Learn the subtle nuances involved in the lunge exercise and how to boost your performance, maximize your results, and minimize injuries from these simple coaching tips.
The lunge exercise should be a foundational, staple movement in any balanced fitness or strength and conditioning program. It comes in many variations, but the essence of it involves split-stance strength training meant to help build strength in the leg muscles, and stability in and around the ankle, knee, and hip joints, as well as the spinal column in general.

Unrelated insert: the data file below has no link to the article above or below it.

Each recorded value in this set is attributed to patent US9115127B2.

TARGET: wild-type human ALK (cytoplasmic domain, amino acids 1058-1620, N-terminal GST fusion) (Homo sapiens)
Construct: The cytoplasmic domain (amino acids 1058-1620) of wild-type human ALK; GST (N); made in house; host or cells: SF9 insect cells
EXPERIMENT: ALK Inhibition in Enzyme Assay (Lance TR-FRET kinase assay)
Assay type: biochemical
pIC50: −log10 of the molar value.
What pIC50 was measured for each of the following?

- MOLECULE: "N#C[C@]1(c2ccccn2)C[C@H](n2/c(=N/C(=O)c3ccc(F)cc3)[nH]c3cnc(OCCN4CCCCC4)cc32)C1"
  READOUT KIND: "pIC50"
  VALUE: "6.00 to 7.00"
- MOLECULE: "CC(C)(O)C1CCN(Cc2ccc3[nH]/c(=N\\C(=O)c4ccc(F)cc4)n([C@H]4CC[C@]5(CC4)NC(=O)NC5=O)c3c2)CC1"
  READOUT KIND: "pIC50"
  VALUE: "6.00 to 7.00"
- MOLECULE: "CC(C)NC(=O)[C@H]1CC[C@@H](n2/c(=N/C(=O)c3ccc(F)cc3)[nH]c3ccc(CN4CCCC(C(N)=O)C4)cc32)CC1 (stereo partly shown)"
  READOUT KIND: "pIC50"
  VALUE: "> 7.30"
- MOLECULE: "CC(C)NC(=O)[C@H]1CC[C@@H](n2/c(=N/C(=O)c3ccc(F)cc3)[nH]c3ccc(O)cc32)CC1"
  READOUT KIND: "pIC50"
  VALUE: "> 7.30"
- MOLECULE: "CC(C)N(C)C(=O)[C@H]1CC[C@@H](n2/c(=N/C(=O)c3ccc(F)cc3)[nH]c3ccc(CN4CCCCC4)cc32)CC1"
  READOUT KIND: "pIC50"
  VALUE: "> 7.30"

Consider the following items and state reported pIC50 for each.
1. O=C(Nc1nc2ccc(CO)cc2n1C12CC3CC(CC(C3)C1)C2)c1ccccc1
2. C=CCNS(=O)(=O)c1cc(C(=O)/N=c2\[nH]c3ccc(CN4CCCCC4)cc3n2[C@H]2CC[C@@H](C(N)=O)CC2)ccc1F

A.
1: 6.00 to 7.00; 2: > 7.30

There are forward/reverse lunges, walking lunges, lateral lunges, plié lunges, twisting lunges, and weighted variations of all of the above using dumbbells, barbells, clubbells, kettlebells, and many other training implements. There are lunges that involve slower, grinding strength, and lunges that require more dynamic, plyometric strength. Some are done on flat ground, and others with a box or step.
The bottom line is that the lunge exercise is superb and if you’re not already incorporating them into your program, you absolutely should. And if you have been using them, then the following tutorial will give you all the direction you need to not just maximize the benefits and results you’ll be receiving from them, but also improve your performance and minimize the risk of injury from performing them improperly.